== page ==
Why We Don’t Experience True Rest

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imagesMy wife and I noticed when we moved to Southern California in 2001 just how busy people were. With nice weather for most of the year, people have difficulty slowing down and resting. Our life in Colorado had a naturally built in mechanism to slow down called “winter”. What’s shocked us a bit since moving to the midwest is that people wrestle with rest here as well. Last night, I asked our young adult small group why summer felt busier than the rest of the year. The answer was, “we’re trying to squeeze in everything that we want to do while the weather is nice!”

Sabbath means far more then just a day off. The word for sabbath in Hebrew is shabbat and it means “to cease from”. It’s connected to the word, shalom, which means “peace”. When I was in Jerusalem, weekly shabbat was introduced with sirens going off throughout the city announcing that it’s time to knock off! Shalom is not just an absence of noise and activity but a peace that is deep restorative wholeness. Why is this kind of rest so elusive? We are so like Kramer in Seinfeld who takes thirty minute naps every 4-5 hours because he thinks that’s the height of productivity!

A few thoughts. First, when God created in Genesis, the seventh day is declared to be “holy”. In other words, God declared time as something set apart to be something special and mean something special. For the Jew it was a reminder that there is a day set apart to remember God’s creative work ceased with humanity as the pinnacle! Frankly for us though, in the busyness of life, time doesn’t feel holy. In my economy, time feels like something to be used to get “stuff done”. It has a purpose but it’s only related to tasks or accomplishing something. That’s why I wish I had more time… to accomplish more that I’ve been meaning to get to or to get caught up!

Second, sabbath is a time where God commands His people to rest. But what is this rest and what are we to rest from? We are to rest from the incessant (or obsessive) desire to get ahead or get caught up. In other words, sabbath is a reminder in the form of time that there are certain things “under the surface” that drive my behavior. What drives us to keep working and stay busy? Is it the feeling that I’m important? Is it accomplishing something to prove to others, God, or myself? Is it to maintain a standard of living? In other words, when God commands His people to rest, it’s not just physically slowing down. There is a physical rest that we all need, but more importantly there is a rest that we need that’s underneath it all; the rest to cease from the drive to keep performing!

I don’t think I’m wrong about this but you and I will never accomplish all that we need to get done. Why does it feel like the days are a bottomless pit of activities that can never be finished? Why does it feel like my checklist never is completed? Why can’t I seem to disconnect from all the work that has to get done? Work reminds me of my finiteness, my limitedness and I don’t like that. Yet, I can’t be what people want me to be, I can’t please everyone, I can’t do it all, Through it all though I insist that somehow I am infinite and can keep at it and do even more (that’s the picture of how absurd we are)! The realization of my finiteness in intended to shock me into the reality that there is something underneath it all that drives me and if I don’t rest from that, I will never get deep soul rest.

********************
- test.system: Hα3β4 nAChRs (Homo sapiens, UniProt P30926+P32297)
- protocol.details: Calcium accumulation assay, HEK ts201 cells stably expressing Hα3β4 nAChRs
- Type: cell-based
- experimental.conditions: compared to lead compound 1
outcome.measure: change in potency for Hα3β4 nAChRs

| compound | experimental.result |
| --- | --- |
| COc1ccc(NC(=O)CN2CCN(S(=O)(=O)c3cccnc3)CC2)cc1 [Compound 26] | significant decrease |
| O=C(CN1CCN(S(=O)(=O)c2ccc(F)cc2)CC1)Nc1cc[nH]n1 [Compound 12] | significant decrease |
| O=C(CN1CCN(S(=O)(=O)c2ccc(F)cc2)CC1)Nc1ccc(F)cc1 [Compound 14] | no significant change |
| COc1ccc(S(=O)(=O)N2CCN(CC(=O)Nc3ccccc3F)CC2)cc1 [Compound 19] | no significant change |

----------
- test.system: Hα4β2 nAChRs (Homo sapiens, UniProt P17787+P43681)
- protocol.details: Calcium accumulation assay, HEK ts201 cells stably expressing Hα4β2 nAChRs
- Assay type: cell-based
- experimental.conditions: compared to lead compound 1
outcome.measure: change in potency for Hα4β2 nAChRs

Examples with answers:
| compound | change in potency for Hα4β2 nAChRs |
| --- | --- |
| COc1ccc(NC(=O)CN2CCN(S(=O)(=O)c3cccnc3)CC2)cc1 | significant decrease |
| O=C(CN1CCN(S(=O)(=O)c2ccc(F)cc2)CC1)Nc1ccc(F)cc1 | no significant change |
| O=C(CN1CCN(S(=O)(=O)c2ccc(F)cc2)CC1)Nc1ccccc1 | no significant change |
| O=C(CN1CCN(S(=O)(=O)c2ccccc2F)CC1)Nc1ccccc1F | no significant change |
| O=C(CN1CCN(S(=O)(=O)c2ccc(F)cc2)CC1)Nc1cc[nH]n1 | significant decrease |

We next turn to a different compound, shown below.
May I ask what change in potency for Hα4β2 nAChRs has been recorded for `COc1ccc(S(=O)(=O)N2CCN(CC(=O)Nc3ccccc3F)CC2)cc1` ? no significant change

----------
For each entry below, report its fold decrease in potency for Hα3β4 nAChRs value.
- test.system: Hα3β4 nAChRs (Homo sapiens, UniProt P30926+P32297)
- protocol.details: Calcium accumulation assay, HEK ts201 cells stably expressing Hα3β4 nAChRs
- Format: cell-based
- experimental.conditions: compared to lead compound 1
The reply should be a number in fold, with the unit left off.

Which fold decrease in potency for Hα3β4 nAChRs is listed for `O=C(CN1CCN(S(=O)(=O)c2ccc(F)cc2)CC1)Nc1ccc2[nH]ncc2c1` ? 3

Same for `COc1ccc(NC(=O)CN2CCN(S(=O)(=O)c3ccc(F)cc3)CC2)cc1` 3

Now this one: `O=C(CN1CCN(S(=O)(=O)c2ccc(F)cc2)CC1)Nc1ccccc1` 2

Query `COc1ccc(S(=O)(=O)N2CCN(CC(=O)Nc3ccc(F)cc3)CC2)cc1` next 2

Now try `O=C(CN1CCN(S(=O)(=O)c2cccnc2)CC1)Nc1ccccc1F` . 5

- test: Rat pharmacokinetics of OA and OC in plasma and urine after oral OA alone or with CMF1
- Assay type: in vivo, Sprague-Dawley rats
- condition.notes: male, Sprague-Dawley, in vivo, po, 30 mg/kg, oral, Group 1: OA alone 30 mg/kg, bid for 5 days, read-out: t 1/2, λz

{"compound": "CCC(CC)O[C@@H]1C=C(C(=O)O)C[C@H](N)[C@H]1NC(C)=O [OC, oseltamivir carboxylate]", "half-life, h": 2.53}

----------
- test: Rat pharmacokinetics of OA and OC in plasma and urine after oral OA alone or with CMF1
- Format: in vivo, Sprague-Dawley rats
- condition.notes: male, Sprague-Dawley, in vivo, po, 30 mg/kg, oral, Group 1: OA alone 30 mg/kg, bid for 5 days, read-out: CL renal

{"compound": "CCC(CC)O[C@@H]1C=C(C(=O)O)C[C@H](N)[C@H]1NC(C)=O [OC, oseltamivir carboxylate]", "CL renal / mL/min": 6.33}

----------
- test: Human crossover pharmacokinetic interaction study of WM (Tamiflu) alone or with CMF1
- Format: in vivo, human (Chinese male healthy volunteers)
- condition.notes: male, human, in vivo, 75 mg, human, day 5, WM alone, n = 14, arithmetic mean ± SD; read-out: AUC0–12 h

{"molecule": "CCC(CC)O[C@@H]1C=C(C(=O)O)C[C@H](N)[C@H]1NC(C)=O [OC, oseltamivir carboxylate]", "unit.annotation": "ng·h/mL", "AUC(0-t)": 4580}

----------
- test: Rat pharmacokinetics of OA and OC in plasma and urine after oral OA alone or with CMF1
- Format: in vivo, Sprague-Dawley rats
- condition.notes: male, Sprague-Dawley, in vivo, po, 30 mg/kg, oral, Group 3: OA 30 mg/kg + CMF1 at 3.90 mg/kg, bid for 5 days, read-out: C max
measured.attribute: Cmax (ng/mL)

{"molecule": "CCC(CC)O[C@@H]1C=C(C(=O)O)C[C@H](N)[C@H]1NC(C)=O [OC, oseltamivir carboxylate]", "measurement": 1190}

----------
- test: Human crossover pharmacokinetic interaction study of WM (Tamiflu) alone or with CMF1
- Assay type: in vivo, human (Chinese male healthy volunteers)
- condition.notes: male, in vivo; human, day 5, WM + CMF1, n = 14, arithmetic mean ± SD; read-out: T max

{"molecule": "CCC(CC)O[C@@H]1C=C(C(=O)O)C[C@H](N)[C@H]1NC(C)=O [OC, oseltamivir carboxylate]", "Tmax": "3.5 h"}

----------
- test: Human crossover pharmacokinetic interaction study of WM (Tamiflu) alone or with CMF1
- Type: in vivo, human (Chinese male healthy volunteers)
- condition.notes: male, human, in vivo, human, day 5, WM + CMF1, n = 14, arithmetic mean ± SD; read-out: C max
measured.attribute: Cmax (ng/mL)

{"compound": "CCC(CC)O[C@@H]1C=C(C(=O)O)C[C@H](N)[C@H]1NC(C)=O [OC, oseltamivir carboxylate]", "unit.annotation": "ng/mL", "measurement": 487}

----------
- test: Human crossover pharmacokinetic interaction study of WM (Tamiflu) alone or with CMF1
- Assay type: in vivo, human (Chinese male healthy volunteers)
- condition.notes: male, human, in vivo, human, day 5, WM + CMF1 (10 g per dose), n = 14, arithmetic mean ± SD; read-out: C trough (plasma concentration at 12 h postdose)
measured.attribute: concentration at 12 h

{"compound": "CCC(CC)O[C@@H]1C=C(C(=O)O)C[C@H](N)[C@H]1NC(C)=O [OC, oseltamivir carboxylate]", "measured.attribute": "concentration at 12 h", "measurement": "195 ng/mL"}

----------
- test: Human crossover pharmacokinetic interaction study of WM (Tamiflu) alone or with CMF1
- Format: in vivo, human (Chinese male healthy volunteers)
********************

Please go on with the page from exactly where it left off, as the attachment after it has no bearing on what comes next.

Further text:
Judith Shulevitz, in her insightful article in the New York Times, recounted that, as a Jew, Shabbat had lost its meaning. However, the result was it created a neurotic aching inside of her that actually led her back to the ancient practice. She wrote, in her experience of Shabbat once again, “the machinery of self-censorship shut down, too, stilling the inner murmur of self-reproach”(Shulevitz article). Can I ask you, what is that self-reproach (disapproval/disappointment) that causes you to be endlessly busy?

In Luke 6, Jesus addressed the Pharisees who took Him to task for allowing His disciples to break the Sabbath laws laid out in the Halakah. Jesus didn’t say, “Now that I’m here the Sabbath is irrelevant”. He simply said that the Sabbath was intended, and is still in force, because there’s a deeper rest that you and I need. Everything that we need for deep soul rest is found in Him as He is who the Sabbath laws point to.

Sabbath is more than just showing up to church. It’s to remind us of the greater rest available (Heb. 4:9-10). Regularly periodic rest tells us that there is an ultimate rest that is the answer to the seemingly unending murmuring of our heart. Sabbath is to regularly cease from trying to get ahead, to cease from using work to tell us who we are, to cease from the absurdity that I can provide for my own needs the more I work. As we cease from this we re-enact that as God was completely satisfied with His work so He is satisfied with His work of salvation in our lives (Gen. 2:2; Exodus 20:8-11). We re-enact the story that just as the Israelites experienced true freedom from slavery in Egypt, so we experience true freedom from sin through the One who suffered in our place (Deut. 5:12-15; 2 Cor. 5:21).

Jesus said, “Come to me all you who are weary and I will give you rest” (Matt. 11:28-30). Christ is the ultimate Rest that our soul needs. There is more to talk about in terms of specific activities and practices that go along but this understanding is foundational to combat being so driven in life with little margin to experience God meaningfully and grow in our faith. I know it’s early in the week, but Shabbat Shalom!

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